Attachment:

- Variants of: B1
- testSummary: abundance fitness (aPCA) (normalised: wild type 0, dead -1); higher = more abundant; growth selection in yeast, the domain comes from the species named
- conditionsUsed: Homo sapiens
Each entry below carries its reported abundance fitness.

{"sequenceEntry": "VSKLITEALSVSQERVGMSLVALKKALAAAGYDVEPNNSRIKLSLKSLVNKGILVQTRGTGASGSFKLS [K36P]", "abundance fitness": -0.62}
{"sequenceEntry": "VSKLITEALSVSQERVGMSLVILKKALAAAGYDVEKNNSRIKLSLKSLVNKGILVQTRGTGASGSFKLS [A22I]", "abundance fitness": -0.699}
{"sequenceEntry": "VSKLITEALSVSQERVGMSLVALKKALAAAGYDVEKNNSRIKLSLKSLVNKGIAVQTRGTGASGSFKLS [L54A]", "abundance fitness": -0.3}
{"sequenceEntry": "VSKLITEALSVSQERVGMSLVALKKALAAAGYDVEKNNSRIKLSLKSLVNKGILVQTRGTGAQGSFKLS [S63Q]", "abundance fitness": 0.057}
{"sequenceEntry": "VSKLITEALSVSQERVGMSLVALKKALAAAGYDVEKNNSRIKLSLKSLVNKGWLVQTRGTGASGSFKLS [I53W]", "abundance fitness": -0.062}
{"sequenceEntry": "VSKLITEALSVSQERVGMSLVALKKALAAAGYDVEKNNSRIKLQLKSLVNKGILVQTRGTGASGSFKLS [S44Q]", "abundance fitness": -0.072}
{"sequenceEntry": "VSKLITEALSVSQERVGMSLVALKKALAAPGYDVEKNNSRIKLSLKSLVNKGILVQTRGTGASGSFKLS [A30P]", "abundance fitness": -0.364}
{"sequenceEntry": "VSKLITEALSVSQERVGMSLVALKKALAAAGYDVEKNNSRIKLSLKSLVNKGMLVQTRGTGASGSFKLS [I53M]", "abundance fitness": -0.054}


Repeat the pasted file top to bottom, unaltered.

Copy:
- Variants of: B1
- testSummary: abundance fitness (aPCA) (normalised: wild type 0, dead -1); higher = more abundant; growth selection in yeast, the domain comes from the species named
- conditionsUsed: Homo sapiens
Each entry below carries its reported abundance fitness.

{"sequenceEntry": "VSKLITEALSVSQERVGMSLVALKKALAAAGYDVEPNNSRIKLSLKSLVNKGILVQTRGTGASGSFKLS [K36P]", "abundance fitness": -0.62}
{"sequenceEntry": "VSKLITEALSVSQERVGMSLVILKKALAAAGYDVEKNNSRIKLSLKSLVNKGILVQTRGTGASGSFKLS [A22I]", "abundance fitness": -0.699}
{"sequenceEntry": "VSKLITEALSVSQERVGMSLVALKKALAAAGYDVEKNNSRIKLSLKSLVNKGIAVQTRGTGASGSFKLS [L54A]", "abundance fitness": -0.3}
{"sequenceEntry": "VSKLITEALSVSQERVGMSLVALKKALAAAGYDVEKNNSRIKLSLKSLVNKGILVQTRGTGAQGSFKLS [S63Q]", "abundance fitness": 0.057}
{"sequenceEntry": "VSKLITEALSVSQERVGMSLVALKKALAAAGYDVEKNNSRIKLSLKSLVNKGWLVQTRGTGASGSFKLS [I53W]", "abundance fitness": -0.062}
{"sequenceEntry": "VSKLITEALSVSQERVGMSLVALKKALAAAGYDVEKNNSRIKLQLKSLVNKGILVQTRGTGASGSFKLS [S44Q]", "abundance fitness": -0.072}
{"sequenceEntry": "VSKLITEALSVSQERVGMSLVALKKALAAPGYDVEKNNSRIKLSLKSLVNKGILVQTRGTGASGSFKLS [A30P]", "abundance fitness": -0.364}
{"sequenceEntry": "VSKLITEALSVSQERVGMSLVALKKALAAAGYDVEKNNSRIKLSLKSLVNKGMLVQTRGTGASGSFKLS [I53M]", "abundance fitness": -0.054}